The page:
5. Alien Vs. Predator: Requiem, the closest I’ve ever come in the past ten years to stopping a movie halfway through because it was That Bad

In a similar vein, fans of Shane Black films know what they’re getting — sarcastic tough dudes spouting quotable quips while firing very loud weapons at henchmen and everything around them explodes, and sometimes there’s as many as one (1) actress holding her own in their midst while rolling her eyes a lot. They’re effortless steel coaster rides, but always easy to nitpick later for hours if you dwell on them for more than three minutes. The original Lethal Weapon remains Black’s most cogent potboiler to date, but if you’ve seen such films as The Long Kiss Goodnight, The Last Boy Scout, Kiss Kiss Bang Bang, or the thoroughly idiotic yet sometimes compelling Iron Man 3, you know what I mean.

Like Reese’s with chocolate and peanut butter, someone at Twentieth Century Fox wondered what would happen if they did the same with Shane Black and The Predator. Why not throw them in the same vat and watch what happens?

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“Operation Finale”: The True Story of the Holocaust Head Honcho Heist

Operation Finale!

That moment between the thought of “What harm could one conversation do?” and the point when your blood begins boiling like a teakettle.

In an era when the word “Nazi” is being overused as an insult to the point of meaninglessness and being cherished as a badge of honor by warped minds with zero sense of morality or history, perhaps it’s a wise time to return to one of the classic Hollywood subgenres of yore: the Nazi-huntin’ adventure flick.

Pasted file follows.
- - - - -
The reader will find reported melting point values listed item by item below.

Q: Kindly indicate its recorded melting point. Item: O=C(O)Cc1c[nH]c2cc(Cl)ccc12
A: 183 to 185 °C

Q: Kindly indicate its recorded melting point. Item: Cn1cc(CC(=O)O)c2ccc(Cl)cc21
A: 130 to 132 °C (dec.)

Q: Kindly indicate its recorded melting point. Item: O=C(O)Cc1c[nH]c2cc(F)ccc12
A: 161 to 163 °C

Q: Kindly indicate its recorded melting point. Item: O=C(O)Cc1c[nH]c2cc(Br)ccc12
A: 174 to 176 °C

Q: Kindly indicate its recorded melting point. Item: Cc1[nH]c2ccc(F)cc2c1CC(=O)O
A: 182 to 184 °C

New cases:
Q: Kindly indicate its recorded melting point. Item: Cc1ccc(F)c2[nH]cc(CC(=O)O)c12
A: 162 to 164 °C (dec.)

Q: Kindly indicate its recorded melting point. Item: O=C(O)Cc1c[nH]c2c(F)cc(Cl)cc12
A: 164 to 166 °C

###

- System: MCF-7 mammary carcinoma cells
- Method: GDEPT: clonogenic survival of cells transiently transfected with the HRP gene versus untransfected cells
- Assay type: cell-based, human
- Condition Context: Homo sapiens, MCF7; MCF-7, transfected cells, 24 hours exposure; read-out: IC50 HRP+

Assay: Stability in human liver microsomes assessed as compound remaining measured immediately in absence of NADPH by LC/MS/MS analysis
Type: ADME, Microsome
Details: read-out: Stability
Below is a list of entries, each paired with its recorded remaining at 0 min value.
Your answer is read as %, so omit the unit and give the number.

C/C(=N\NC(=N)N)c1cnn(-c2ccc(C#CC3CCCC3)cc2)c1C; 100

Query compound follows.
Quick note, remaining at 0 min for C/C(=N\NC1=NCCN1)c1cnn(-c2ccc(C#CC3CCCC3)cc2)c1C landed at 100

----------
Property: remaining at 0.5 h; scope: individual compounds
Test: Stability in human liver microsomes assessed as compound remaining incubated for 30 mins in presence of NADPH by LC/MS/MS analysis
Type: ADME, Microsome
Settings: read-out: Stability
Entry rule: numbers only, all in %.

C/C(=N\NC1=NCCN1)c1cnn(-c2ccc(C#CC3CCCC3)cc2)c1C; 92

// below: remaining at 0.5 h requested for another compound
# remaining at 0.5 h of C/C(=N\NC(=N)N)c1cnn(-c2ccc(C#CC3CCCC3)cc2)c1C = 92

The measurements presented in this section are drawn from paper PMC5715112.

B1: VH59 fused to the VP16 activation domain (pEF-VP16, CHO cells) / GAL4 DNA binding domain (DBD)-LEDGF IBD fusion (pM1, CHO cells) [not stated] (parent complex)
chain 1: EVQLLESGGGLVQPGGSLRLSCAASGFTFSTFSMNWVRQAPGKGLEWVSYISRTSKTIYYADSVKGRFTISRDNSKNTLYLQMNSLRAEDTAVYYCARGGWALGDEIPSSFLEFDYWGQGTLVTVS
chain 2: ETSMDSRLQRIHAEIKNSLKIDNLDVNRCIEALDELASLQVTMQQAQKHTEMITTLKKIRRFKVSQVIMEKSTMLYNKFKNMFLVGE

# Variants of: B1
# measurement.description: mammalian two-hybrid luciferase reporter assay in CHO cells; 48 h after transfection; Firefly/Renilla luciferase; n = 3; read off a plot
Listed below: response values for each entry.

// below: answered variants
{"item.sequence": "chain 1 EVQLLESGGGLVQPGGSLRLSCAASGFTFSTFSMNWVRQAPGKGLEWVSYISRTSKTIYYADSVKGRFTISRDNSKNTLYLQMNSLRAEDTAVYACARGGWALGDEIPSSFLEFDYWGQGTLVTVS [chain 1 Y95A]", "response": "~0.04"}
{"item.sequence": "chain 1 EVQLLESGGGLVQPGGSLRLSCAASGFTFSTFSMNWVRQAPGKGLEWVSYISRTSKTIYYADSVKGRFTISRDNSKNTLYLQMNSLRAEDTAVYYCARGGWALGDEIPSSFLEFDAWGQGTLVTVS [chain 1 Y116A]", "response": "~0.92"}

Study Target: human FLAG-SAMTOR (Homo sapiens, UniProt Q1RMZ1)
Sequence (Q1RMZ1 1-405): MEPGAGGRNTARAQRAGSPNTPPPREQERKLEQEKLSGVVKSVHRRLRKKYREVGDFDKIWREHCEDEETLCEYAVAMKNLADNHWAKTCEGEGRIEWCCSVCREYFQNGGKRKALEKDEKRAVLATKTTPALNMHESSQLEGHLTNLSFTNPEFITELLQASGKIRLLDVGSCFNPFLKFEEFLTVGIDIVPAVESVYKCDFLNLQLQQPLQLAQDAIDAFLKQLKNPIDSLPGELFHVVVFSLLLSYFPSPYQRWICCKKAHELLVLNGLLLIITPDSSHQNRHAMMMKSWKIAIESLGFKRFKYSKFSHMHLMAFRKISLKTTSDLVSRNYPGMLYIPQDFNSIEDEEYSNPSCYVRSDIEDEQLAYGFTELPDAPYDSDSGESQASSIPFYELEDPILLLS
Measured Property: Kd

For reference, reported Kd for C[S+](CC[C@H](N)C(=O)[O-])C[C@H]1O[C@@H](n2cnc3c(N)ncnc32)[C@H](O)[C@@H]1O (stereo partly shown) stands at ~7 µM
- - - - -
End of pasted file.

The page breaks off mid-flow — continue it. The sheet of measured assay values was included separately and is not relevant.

Operation Finale could have taken the crowd-pleasing shoot-’em-up route and very few who matter would’ve complained or been surprised with a mainstream director at the helm like Chris Weitz, whose credits include The Golden Compass, the second Twilight, and the original American Pie. The results are surprisingly low-key, mostly faithful to the original event, and curiously devoid of either bullets or accurately sickening Holocaust violence…which makes sense given that Eichmann wasn’t caught till 1960.

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Yes, There Are Scenes During AND After the “Ant-Man and the Wasp” End Credits

Ant-Man!

“PARDON ME. DO YOU HAVE ANY GREY POUPON?”

Millions of viewers who depend on Marvel movies for all their fantasy escapism needs went home shell-shocked after Avengers: Infinity War slaughtered far, far too many of their favorite heroes and threatened to turn the Marvel Cinematic Universe into just another super-hero realm of perpetual misery like Dawn of Justice or the upcoming, dreadful-looking Titans. Now, in Ant-Man and the Wasp, two heroes who weren’t invited to Thanos’ big coming-out party are here to remind everyone that there’s still hope to be found in this world, along with heroism, teamwork, and happy endings…as long as you don’t stay for the end credits.